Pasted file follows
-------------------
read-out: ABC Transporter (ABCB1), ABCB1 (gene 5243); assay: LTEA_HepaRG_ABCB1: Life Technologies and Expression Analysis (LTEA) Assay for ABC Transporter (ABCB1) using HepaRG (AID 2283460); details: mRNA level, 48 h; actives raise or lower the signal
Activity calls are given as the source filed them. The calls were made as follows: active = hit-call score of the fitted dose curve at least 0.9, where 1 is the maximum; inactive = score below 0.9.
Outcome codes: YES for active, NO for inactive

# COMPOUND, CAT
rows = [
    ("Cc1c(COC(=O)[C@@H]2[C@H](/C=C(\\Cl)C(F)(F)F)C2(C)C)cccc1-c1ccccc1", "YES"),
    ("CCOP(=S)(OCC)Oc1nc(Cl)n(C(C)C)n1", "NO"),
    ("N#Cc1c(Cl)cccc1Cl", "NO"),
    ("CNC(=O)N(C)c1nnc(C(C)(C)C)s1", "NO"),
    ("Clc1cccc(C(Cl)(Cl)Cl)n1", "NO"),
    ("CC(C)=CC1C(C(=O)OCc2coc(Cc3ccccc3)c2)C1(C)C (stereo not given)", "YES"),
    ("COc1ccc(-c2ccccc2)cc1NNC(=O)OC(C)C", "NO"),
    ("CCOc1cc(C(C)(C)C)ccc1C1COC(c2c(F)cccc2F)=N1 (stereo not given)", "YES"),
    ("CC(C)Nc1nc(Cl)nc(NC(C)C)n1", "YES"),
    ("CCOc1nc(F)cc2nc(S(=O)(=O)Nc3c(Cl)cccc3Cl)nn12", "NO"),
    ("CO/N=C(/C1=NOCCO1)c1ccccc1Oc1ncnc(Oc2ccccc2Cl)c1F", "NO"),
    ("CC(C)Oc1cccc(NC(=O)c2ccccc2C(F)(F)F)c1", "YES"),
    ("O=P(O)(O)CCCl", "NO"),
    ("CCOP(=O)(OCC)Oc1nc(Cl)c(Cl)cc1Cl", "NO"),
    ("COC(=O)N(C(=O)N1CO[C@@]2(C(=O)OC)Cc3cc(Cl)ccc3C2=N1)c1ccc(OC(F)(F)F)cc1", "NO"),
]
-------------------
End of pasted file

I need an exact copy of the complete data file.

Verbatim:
read-out: ABC Transporter (ABCB1), ABCB1 (gene 5243); assay: LTEA_HepaRG_ABCB1: Life Technologies and Expression Analysis (LTEA) Assay for ABC Transporter (ABCB1) using HepaRG (AID 2283460); details: mRNA level, 48 h; actives raise or lower the signal
Activity calls are given as the source filed them. The calls were made as follows: active = hit-call score of the fitted dose curve at least 0.9, where 1 is the maximum; inactive = score below 0.9.
Outcome codes: YES for active, NO for inactive

# COMPOUND, CAT
rows = [
    ("Cc1c(COC(=O)[C@@H]2[C@H](/C=C(\\Cl)C(F)(F)F)C2(C)C)cccc1-c1ccccc1", "YES"),
    ("CCOP(=S)(OCC)Oc1nc(Cl)n(C(C)C)n1", "NO"),
    ("N#Cc1c(Cl)cccc1Cl", "NO"),
    ("CNC(=O)N(C)c1nnc(C(C)(C)C)s1", "NO"),
    ("Clc1cccc(C(Cl)(Cl)Cl)n1", "NO"),
    ("CC(C)=CC1C(C(=O)OCc2coc(Cc3ccccc3)c2)C1(C)C (stereo not given)", "YES"),
    ("COc1ccc(-c2ccccc2)cc1NNC(=O)OC(C)C", "NO"),
    ("CCOc1cc(C(C)(C)C)ccc1C1COC(c2c(F)cccc2F)=N1 (stereo not given)", "YES"),
    ("CC(C)Nc1nc(Cl)nc(NC(C)C)n1", "YES"),
    ("CCOc1nc(F)cc2nc(S(=O)(=O)Nc3c(Cl)cccc3Cl)nn12", "NO"),
    ("CO/N=C(/C1=NOCCO1)c1ccccc1Oc1ncnc(Oc2ccccc2Cl)c1F", "NO"),
    ("CC(C)Oc1cccc(NC(=O)c2ccccc2C(F)(F)F)c1", "YES"),
    ("O=P(O)(O)CCCl", "NO"),
    ("CCOP(=O)(OCC)Oc1nc(Cl)c(Cl)cc1Cl", "NO"),
    ("COC(=O)N(C(=O)N1CO[C@@]2(C(=O)OC)Cc3cc(Cl)ccc3C2=N1)c1ccc(OC(F)(F)F)cc1", "NO"),
]